AIA ADVISORY | Considerations when offering disaster assistance, a special COVID-19 advisory

Together we are confronting a disaster like no other, and we with the AIA Disaster Assistance program would like to provide some information to help you navigate approaches to providing assistance to your communities and clients.

Background: The president has declared a national emergency due to COVID-19 and placed FEMA in command.  Several states have declared emergencies, and others projected to follow.  Those of you who are SAP trained may recall and rely upon the chain of command in the National Response Framework through to your state.

So what does a disaster assistance volunteer to do during a pandemic?   What is the role of the architecture profession?  Here are some suggestions:

  • First, take care of yourself, your family, your colleagues and loved ones.
  • Do what you do best:  service your clients with empathy and care. They need you now more than ever.  Ask them what their challenges are and how you can help.  The AIA Trust and AIA Contract Documents department, among other areas of the Institute are providing resources to members on how to continue business during COVID-19.  Do your clients have concerns about leaving their buildings vacant?  Do they worry their employees will be afraid to return to the building for fear of a virus resurgence?
  • In many states with declared emergencies, many but not all architects are still working because construction is deemed an essential service.  And yet given constraints of coping with a crisis, not all firms are working at full capacity.  Talk with your peers and local AIA Component to see how to support firms in their efforts to keep critical projects moving forward.

Preparing offers of assistance:

  • Do your research.  What are your emergency alerts and reliable news outlets telling you about the challenges in your communities?  Utilize these “situation reports” to anticipate short and long-term impacts.  Architects are great at visualizing that which does not exist.
  • Utilize your personal and state disaster program networks to ask:  what do our communities need from architects?  See below for a list of some issues and ideas we’re hearing from the network.  They may or may not apply to your situation or your capabilities.
  • Work with your state component staff to identify the best representative(s) for local or state government task forces.   Ensure your state component has a seat at the table with adequate representation.  The AIA Disaster Assistance Handbook offers both a framework for responding and tangible guidance that can certainly be applied to this very different type of disaster.  Don’t have time to read this long document to understand the role of AIA/architects, refer to the State Disaster Coordinator Basecamp for these resources and more:  the cheat sheet here on Getting Involved With Disaster Assistance.  In particular, this user guide How to Engage an Architect in Disaster Assistance  was developed to communicate to the public and officials on the role of architects in disasters.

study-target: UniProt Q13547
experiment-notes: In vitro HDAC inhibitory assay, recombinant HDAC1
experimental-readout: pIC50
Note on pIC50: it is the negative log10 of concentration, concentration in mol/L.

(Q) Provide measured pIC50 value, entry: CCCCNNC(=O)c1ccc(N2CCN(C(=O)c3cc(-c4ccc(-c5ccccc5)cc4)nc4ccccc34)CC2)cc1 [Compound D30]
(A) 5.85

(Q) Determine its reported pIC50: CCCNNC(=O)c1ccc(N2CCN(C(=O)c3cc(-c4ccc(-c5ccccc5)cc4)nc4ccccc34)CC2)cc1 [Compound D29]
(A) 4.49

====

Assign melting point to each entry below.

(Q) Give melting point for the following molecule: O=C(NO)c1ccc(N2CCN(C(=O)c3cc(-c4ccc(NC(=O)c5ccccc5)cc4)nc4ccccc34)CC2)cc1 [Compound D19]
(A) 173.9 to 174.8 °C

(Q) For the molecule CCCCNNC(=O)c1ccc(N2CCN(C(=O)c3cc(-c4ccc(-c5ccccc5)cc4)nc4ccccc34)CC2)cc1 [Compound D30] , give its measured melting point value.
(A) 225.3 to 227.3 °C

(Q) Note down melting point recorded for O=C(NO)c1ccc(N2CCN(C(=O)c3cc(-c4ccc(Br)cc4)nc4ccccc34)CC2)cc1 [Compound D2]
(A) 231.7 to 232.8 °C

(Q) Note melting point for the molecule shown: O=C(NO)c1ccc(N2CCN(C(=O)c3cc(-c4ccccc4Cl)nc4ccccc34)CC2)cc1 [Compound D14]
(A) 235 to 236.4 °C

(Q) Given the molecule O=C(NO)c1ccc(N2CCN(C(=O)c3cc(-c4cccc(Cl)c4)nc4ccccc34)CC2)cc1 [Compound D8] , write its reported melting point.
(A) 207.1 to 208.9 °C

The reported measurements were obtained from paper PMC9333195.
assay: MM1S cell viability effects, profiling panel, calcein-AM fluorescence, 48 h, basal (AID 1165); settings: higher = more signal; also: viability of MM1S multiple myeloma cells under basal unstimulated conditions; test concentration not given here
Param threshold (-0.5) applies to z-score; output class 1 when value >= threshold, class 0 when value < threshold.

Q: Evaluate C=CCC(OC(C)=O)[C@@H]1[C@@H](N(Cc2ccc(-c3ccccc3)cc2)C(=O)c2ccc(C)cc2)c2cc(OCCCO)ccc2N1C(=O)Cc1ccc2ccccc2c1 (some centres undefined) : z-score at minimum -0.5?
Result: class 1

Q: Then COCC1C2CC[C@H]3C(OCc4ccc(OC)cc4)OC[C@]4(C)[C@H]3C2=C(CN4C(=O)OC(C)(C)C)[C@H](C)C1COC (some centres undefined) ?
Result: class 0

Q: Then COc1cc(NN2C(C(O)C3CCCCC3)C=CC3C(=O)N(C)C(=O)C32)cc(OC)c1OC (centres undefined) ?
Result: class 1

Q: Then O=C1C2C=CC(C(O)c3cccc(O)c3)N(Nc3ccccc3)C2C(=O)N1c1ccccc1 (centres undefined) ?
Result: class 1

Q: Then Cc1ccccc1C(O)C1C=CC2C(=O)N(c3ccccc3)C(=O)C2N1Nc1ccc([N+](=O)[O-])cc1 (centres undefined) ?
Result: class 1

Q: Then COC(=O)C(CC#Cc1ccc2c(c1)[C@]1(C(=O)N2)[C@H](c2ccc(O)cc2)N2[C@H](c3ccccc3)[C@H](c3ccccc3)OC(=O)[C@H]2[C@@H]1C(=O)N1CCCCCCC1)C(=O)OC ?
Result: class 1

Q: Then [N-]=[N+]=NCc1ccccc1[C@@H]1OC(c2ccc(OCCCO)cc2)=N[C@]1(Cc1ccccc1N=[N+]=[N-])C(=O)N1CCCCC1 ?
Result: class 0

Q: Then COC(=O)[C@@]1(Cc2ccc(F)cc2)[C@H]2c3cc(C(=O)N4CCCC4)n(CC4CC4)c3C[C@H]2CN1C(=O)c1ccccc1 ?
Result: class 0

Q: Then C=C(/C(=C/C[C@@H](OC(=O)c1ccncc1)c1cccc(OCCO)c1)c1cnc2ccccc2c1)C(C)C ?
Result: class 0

• While we thankfully don’t have typical building damage to evaluate, every building in the US has been impacted by the pandemic.  Brainstorm creative safe alternatives to quarantine and social isolation!  How can architects advise on social distancing strategies?  What are some of the temporary, shorter and long term solutions to provide more space, better indoor air quality, cleaner surfaces? What might a transition plan (and corresponding architectural solutions) for full occupancy look like?
  • Power in numbers!  Leverage the AIA committees and member expertise in your local components to tackle some of the bigger community issues that arise.  Look at the opportunities to be created by working in collaboration with other AIA committees in your component.  Local components work in cooperation with state components, as with your usual State Disaster Assistance organizational structure.
  • Use the above to develop a Needs Assessment- what are the issues that architects can help with, and second develop a Capacity Evaluation – know the training/education, skills and general availability of members to provide assistance to the response and recovery (as volunteers, as an AIA component, as firms).  After these two steps, the AIA Disaster Coordinator and Staff POC (or other designated component representative) can prepare an outreach message to your state or local emergency management contact (see your state disaster program organizational chart)